In accordance with the Energy Policy Act of 2005, the NRC has also strengthened requirements for fingerprinting and background checks for various types of licensees and certificate holders. On Jan. 4, 2006, the NRC entered into an agreement with the federal government’s Terrorist Screening Center to review records of individuals with unescorted access to nuclear power reactor facilities. This collaborative effort automated and streamlined the collection and dissemination of information used to determine the trustworthiness of individuals who have unescorted access to certain vital areas of nuclear power plants. It also enhances the process of identifying anyone with access to these areas who may pose a threat to national security.
If you read closely, government is depending on industry to do its part. Japan seemed to have a well-run and transparent nuclear industry before Fukushima, but it has emerged that political and industry corruption suppressed efforts to maintain a level of safety that might have spared the people of Japan from a man-made disaster in the wake of the Tsunami. We don’t usually think of Japan as being eroded by organized crime, but that’s a factor too…
After the arrest of a yakuza boss for his alleged role in supplying workers to TEPCO’s Fukushima Daichi Nuclear Plant, we are learning the details of how Japan’s nuclear industry relied on organized crime. Since July of last year, a few months after the March 11 earthquake and tsunami resulted in a triple meltdown at the Fukushima plant, investigators have been probing possible yakuza links to TEPCO and the nuclear industry under the guidance of the National Police Agency.
When we look at the situation of workers generally, and the inadequacy of government oversight in other areas, and add corruption and crime, it’s clear that there’s an expectation that the nuclear industry will operate on a higher and more pure level than any other. Have they earned this faith?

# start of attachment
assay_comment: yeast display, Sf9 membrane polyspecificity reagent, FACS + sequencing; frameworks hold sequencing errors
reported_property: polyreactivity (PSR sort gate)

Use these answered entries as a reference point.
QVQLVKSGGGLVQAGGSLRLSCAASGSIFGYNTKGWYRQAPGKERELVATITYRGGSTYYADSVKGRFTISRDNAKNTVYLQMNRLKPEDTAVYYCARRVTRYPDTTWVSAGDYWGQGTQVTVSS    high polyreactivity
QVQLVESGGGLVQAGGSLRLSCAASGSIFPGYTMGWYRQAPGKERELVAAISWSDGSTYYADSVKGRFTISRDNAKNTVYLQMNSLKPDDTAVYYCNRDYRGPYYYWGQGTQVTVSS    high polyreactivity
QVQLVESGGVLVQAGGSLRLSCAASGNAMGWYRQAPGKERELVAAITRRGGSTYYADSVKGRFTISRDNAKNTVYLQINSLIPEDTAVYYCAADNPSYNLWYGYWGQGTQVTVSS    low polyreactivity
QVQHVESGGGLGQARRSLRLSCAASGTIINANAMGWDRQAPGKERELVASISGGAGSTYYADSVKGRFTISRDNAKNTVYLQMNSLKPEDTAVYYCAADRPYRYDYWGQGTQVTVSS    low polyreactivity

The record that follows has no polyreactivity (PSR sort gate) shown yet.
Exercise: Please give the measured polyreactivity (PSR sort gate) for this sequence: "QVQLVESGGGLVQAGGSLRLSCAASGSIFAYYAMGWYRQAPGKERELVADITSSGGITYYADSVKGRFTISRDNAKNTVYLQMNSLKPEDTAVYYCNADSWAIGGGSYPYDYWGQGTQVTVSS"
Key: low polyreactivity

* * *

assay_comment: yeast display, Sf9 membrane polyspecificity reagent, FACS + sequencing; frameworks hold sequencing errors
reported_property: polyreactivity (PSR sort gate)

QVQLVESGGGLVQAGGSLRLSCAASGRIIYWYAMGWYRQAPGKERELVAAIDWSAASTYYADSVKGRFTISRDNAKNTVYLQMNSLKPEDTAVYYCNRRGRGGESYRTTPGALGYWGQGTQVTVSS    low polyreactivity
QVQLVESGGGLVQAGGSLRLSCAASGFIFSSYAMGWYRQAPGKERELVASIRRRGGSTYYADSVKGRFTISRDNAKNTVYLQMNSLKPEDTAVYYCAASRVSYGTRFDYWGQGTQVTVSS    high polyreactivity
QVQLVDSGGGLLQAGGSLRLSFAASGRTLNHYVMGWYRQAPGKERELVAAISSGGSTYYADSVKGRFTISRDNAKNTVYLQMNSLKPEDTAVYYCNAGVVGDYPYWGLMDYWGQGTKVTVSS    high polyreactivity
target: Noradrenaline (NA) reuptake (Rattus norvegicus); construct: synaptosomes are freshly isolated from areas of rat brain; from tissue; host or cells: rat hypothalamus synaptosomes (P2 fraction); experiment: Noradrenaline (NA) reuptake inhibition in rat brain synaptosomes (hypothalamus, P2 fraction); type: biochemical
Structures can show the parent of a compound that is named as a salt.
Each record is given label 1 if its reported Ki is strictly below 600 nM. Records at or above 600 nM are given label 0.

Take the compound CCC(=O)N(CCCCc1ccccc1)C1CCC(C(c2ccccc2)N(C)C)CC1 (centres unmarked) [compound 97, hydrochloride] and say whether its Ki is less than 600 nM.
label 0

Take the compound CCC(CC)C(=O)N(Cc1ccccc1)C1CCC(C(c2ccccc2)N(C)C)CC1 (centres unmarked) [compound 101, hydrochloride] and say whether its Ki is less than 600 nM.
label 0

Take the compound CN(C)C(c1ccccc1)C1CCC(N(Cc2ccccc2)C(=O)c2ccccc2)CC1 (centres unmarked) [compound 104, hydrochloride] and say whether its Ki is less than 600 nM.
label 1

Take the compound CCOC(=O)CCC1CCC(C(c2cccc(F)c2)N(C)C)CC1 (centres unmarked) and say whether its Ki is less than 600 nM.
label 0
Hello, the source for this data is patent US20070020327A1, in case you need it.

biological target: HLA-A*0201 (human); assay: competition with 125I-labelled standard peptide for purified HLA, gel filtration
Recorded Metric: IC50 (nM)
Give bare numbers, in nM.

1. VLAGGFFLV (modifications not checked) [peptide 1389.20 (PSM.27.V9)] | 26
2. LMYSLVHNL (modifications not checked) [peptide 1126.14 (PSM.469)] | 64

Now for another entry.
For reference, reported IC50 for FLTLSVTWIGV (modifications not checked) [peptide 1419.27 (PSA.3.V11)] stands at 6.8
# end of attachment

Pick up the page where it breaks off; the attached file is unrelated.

Any proposed new nuclear plant must factor in the cost of providing security, basically forever. Long after the plant has stopped producing power, the toxic waste will have to be kept from terrorists and criminals who could use it for weapons. That’s in addition to human error and whatever changes may come in the future that would make us relax our vigilance. There are dirty sites all over the world from decades of Cold War politics, from industrial and medical use of radioactive materials.
The incident in Sweden might not turn out to be a real threat, but the real threat is always a possibility– a curse we are handing down to future generations.
One good thing about living in the city– no one nags you about your lawn. In fact, I don’t have one. Instead I have a butterfly garden, with sweet-smelling milkweeds just coming into bloom.
Chemicals from the milkweed plant make the monarch caterpillar’s flesh distasteful to most predators. Monarch butterflies are specific to milkweed plants; this is the only type of plant on which the eggs are laid and the larvae will feed and matures into a chrysalis. Eggs are laid on the underside of young, healthy leaves. Monarch, Queen, and Viceroy butterflies are Müllerian mimics; all are toxic, and have co-evolved similar warning patterns to avoid predation. Milkweed species are attractive to many insect species, including the large milkweed bug, common milkweed bug, red milkweed beetle, blue milkweed beetle, and bees. Accordingly, this is a wonderful horticultural plant for landscaping to attract butterflies (particularly monarchs), whose numbers are declining and migratory routes changing due to lack of appropriate habitat.
It’s amazing how close to nature you can get when you don’t go overboard with the mowing.
Well, Pa, our li’l ones are growin’ up. The spinach and lettuce and spring mix were all harvested after this picture, and the tomatoes are well on their way to producing fruit. The only casualty so far appears to be the one spinach plant that was nibbled down by some creature.
Also included in this gallery are pics of my other not-so-li’l-one on the zipline at the playground which is next to the community garden. In case you forgot how fun it was to go zipping through the air like that on a beautiful June evening, do take a moment to relive it. This one goes really fast, too, way faster than the one at Garden City playground.